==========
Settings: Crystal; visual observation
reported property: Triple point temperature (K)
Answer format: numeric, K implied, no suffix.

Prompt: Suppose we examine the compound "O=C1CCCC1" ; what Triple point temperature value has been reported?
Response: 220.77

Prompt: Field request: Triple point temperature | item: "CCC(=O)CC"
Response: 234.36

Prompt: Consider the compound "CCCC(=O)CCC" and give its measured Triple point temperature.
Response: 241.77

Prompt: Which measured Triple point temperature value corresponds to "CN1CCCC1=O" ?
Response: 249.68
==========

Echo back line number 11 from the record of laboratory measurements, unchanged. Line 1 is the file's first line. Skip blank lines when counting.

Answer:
Response: 249.68